Amdahl's law is a model for the relationship between the expected speedup of parallelized implementations of an algorithm relative to the serial algorithm, under the assumption that the problem size remains the same when parallelized.

This is a good read : Amdahl's law

Amdahl's law

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A bit orthogonal to the question, since you can minimize the serial component of your algorithm using threads or processes, but worth consideration. –  ObscureRobot Nov 3 '11 at 21:40
    
Thanks but honestly... this is so far away from my question. I am asking specifically for recommendations about how to implement multiprocessing in Java. Not about general laws on this topic, really! –  seinecle Nov 3 '11 at 21:42
    
You can refer this as well. mpc.uci.edu/wget/www.tc.cornell.edu/Services/Edu/Topics/… –  java_mouse Nov 3 '11 at 21:44
    
the implementation part is mentioned in download.oracle.com/javase/7/docs/api/java/lang/… the application of reading 7 csv files is pretty rudimentary and multithreaded programs are surely more than sufficient. When we are dealing with an enterprise level application.. even there we prefer multithreaded application bcos they are light weight. For understanding multi processing in java I had found a paper earlier –  Raveesh Sharma Nov 3 '11 at 21:54
    
google.com/… –  Raveesh Sharma Nov 3 '11 at 21:54

The gain is determined by how long it takes to map/reduce the data.

If, for example, the files are loaded on multiple machines to begin with (think of it like sharding the file system), there's no lag getting the data. If the data is coming from a single location, you're limited by that mechanism.

Then the data has to be combined/aggregated-not knowing more, impossible to guess. If all processing depends on having all data, it's a higher hit than if the ultimate results can be calculated independently.

You have a very small number of very small files: unless what you're doing is computationally expensive, I doubt it'd be worth the effort, but it's difficult to say. Assuming no network/disk bottlenecks you'll get a (very) roughly linear speedup with a delta for aggregating results. The true speedup/delta depends on a bunch of factors we don't know much about at this point.

OTOH, you could set up a small Hadoop setup and just try it and see what happens.

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Check the docs on your JVM to see if it supports multithreading. I'm pretty sure the sun ones do. Java Concurrency In Practice is the place to start for multithreading.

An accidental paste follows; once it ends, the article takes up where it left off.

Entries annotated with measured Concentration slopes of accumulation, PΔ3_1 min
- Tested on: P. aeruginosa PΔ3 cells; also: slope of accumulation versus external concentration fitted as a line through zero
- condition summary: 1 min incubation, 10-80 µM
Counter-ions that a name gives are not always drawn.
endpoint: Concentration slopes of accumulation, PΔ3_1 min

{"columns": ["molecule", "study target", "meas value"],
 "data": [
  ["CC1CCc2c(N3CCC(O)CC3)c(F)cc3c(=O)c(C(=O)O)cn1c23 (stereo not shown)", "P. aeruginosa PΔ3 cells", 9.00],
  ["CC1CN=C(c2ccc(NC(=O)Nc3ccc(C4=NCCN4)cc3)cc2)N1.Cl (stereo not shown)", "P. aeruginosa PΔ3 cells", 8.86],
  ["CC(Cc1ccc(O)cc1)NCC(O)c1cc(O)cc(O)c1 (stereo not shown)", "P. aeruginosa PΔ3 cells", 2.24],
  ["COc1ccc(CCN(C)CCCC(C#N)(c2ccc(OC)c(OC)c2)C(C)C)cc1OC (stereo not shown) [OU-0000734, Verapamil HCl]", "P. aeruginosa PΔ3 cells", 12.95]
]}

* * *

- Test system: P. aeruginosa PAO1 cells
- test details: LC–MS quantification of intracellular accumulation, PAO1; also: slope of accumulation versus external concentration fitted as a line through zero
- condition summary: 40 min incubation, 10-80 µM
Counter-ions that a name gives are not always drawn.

The first part of your question is: is multiprocessing superior to multithreading, from a performance perspective? In a system with robust multithreading support, threads should always be superior to processes, from a performance perspective. There is more isolation between threads (no shared memory, unless explicitly setup via an IPC mechanism), so you might want to go the multiprocess route to keep dangerous threads from stepping on each other.

For data processing, threads should be the best way to go. If threads on your local machine aren't enough, I would skip past a multiprocess solution and go straight to a map-reduce system like Hadoop.

As to why multiprocess apps are mentioned, I think the author wants to be complete. Although a tutorial is not provided, a link to additional documentation is. The big disadvantage of using multiprocessing is that you have to deal with inter process communication. Unlike threads, you can't just share some memory and throw some mutexes around it and call it a day.


From the comments, it appears that there is some confusion about what "multiprocessing" actually is. Threads are constructs that must be created by your code. There are APIs for thread creation and management. Processes, though, can be created by hand on the command line. On a unix box do the following to run four instances (processes) of foo. Note that the final & is required.

$ ./foo & ./foo & ./foo & ./foo &